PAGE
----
It was a struggle thinking about my childhood, basically the relationship that I had with my mom, and how I had been afraid to really come out in a major way. After releasing it, I was like, ‘Wow, I didn’t know it was going to have that impact for a lot of people.’ Not just for gay people, but for everyone, and partly because it was licensed to the Winter Olympics and the Super Bowl, so a lot of people were able to connect with it. It started off something for myself, but then it reached millions and millions of people with a lot of different backgrounds and stories.
Is there an artist or song that stands out to you as being incredibly impactful?
I’ll be honest; my whole influence would be Queen Latifah because I love her career entirely, and I love how she’s a queer woman in that space. She started off as a rapper, and then she’s an actress, and she’s got this really big platform. To me, she’s an example of someone I would like to be like; that’s how I would love my evolution to be.
Are there other forms of entertainment you are interested in pursuing?
Yeah, I would love to be in movies; I want to be a superhero. Recently, I’ve been getting together with a couple of creators to try to create that in my brand.
That seems like a really cool fit, and really ties into your larger-than-life stage persona.
Definitely, and when I’m on stage, I call myself, like, the female Blanka because I feel like I’m electrified with this crazy energy.
Where did you find this electrified version of yourself to let out on stage?
I always think of myself as being super chill, but I’ve just always had this wild energy running through me. Growing up, it also turned into a lot of anger too because of emotional issues, things you go through as a child, and my mom made me really mad, so it turned to explosive anger. I remember having to work on it and reel it back in, so I think when I’m, like, on stage, I’m able to let go.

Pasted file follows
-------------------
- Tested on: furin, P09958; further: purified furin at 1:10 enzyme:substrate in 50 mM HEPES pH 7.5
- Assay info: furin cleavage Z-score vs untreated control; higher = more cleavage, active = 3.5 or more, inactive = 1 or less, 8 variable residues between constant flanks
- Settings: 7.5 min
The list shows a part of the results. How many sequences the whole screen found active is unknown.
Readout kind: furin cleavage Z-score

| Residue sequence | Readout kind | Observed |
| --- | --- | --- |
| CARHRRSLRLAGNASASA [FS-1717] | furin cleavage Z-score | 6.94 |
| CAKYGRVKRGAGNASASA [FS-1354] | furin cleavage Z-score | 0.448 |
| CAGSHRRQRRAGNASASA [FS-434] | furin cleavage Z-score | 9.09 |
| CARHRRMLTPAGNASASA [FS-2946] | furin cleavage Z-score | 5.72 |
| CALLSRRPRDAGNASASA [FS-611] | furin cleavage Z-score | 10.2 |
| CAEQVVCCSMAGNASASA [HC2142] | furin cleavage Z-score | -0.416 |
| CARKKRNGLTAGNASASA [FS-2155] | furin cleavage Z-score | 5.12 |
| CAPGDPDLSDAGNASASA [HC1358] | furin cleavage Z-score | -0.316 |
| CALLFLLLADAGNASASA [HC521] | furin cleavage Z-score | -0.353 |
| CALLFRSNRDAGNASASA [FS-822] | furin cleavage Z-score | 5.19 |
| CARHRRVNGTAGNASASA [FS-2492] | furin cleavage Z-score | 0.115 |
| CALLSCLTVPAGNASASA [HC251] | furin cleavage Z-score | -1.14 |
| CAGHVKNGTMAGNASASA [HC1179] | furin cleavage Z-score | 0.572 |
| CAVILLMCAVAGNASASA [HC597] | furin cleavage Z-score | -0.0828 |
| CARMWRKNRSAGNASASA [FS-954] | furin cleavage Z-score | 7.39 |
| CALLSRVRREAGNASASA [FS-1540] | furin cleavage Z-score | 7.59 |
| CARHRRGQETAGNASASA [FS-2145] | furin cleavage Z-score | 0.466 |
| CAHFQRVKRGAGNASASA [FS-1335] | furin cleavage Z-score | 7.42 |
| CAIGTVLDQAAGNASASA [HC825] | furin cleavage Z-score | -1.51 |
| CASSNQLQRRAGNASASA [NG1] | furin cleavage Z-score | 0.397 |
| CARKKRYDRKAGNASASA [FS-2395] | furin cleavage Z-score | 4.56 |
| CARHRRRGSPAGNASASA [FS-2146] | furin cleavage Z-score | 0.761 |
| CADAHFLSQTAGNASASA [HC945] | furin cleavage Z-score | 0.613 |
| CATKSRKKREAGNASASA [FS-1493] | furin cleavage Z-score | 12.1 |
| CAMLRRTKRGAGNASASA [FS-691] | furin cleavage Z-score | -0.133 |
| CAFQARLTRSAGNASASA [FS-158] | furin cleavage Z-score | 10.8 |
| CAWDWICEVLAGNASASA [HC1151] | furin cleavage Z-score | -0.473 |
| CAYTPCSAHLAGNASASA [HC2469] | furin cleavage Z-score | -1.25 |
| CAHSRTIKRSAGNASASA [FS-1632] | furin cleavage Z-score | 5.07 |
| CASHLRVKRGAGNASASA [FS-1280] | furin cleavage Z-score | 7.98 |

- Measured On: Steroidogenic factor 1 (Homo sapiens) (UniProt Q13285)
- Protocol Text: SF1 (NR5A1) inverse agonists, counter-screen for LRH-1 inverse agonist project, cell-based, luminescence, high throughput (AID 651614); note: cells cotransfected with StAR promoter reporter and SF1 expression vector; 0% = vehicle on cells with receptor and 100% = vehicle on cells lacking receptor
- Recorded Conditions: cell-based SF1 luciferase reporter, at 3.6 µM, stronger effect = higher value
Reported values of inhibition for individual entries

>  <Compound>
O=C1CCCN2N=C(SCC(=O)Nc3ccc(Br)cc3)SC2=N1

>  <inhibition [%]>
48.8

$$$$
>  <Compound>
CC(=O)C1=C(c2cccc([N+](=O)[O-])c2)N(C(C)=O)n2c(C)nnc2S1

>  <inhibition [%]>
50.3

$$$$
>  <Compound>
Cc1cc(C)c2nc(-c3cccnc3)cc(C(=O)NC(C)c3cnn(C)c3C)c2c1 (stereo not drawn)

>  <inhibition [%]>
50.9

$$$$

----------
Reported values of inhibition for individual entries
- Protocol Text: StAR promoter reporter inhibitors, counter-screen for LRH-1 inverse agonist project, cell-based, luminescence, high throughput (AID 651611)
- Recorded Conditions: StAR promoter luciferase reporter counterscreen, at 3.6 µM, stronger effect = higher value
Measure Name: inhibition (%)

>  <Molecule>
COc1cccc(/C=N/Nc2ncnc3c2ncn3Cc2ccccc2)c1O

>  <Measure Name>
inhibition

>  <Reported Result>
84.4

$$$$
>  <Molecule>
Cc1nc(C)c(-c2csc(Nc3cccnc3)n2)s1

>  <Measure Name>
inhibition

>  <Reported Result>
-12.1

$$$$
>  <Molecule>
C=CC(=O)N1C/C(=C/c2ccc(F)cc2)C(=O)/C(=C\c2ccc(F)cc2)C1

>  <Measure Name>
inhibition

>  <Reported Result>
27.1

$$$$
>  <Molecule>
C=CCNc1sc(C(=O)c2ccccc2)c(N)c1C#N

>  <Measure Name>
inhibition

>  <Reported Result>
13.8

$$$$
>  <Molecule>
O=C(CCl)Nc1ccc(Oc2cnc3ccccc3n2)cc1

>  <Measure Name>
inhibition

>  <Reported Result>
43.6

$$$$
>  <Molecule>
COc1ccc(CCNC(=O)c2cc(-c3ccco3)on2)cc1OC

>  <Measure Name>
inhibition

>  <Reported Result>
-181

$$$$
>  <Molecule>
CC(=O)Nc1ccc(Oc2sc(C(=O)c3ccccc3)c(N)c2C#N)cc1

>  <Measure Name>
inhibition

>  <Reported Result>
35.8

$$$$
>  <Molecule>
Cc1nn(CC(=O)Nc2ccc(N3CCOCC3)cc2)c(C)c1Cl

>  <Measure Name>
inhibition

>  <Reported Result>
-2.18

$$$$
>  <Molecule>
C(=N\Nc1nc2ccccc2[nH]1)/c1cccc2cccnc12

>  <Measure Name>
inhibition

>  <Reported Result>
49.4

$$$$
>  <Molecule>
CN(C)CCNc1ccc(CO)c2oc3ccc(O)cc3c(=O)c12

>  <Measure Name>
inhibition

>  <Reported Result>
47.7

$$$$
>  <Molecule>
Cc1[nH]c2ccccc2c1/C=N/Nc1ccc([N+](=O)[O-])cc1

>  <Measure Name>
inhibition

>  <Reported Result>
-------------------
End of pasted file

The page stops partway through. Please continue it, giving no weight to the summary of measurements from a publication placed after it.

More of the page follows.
How was music a way for you to process through some of those emotions when you were younger?
We had this piano in our garage that I used to play, and my mom would always be like, ‘Why are you always playing that sad music?’ There were girls that I liked in high school, and that was awkward. I fell in love with my best friend, and we used to write letters to each other every day; she couldn’t understand what she was feeling, and I didn’t either … I was just angsty, and rock music, I always found it to be a place where I can really let go.
Can you talk about what it’s like navigating through the music industry?
I have a lot of frustrations with the music industry, not for being gay, but just trying to get songs played, and dealing with people can be very frustrating. I always tell my girlfriend, it feels like everyone in music is a pathological liar, and it’s very cliquey. I can’t wait to release this next EP because it’s going to be rock and funk mixed together, and I get to express that explosive energy that I have.
Have you noticed any consistent roadblocks along the way?
I try not to look at everything as, like, ‘Oh, I’m a black female, and I’m gay; that’s why I’m not getting opportunities,’ because I have gotten so many opportunities, but sometimes, I do feel that way. I ask questions, try to get the truth and honesty out of people, which is hard, and rejection is hard. A lot of times in this business, it’s just, ‘Are you right for the part?’
What other, new music do you have coming out soon besides your EP?
I have a new single coming out at the end of the month with my friend Vanessa Michaels called “Creme Brulee.” We’re both queer ladies, and we both do electronic music, and we decided to do a 90s, throwback, R&B track.
Photos by Harp Digital Media